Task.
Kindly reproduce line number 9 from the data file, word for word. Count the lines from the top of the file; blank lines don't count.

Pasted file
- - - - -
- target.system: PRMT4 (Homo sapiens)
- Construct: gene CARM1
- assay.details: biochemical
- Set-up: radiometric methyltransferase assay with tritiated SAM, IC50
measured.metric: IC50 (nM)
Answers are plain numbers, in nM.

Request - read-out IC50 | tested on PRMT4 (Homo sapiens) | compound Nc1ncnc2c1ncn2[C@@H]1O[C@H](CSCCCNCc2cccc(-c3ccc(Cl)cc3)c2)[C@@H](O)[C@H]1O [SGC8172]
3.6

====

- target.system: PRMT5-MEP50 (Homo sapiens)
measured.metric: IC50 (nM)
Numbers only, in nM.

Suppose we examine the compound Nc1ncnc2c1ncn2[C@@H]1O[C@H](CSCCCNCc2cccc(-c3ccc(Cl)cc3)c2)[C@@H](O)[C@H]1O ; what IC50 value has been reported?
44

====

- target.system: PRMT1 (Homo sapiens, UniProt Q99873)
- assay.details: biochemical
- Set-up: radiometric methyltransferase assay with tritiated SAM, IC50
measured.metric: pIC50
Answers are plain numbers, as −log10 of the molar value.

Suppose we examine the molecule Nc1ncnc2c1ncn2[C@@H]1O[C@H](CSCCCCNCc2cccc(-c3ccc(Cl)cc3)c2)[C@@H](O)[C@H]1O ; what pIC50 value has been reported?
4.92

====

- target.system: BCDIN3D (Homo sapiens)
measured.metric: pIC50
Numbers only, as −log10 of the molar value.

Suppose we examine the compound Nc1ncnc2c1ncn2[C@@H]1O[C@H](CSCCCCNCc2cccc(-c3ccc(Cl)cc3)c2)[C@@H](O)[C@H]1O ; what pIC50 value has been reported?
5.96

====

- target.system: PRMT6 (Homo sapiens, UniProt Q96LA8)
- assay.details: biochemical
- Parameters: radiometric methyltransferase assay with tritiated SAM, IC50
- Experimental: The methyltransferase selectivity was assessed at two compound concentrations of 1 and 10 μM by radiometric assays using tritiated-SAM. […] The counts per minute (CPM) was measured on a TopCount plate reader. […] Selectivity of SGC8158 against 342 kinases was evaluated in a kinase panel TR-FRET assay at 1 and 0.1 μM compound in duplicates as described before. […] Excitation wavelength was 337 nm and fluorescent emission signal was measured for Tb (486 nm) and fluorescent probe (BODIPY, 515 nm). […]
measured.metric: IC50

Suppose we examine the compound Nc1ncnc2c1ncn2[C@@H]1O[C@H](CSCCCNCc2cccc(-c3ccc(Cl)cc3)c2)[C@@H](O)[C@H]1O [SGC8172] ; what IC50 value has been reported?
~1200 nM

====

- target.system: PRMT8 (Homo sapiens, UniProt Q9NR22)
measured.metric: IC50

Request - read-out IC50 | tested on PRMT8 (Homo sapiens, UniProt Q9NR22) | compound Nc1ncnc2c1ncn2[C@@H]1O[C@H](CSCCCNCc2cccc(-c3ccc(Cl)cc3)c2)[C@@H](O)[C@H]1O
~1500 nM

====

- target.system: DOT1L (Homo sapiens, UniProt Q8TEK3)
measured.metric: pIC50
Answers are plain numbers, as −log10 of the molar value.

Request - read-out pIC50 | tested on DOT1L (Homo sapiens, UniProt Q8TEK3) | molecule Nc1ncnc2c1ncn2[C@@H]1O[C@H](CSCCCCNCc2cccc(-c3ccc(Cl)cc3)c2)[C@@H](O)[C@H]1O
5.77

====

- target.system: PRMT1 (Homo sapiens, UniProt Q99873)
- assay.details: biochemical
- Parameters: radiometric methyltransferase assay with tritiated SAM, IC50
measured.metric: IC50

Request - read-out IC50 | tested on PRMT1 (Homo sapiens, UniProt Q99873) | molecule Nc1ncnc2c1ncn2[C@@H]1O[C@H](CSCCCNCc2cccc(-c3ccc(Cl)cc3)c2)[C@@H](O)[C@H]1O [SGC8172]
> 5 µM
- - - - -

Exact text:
====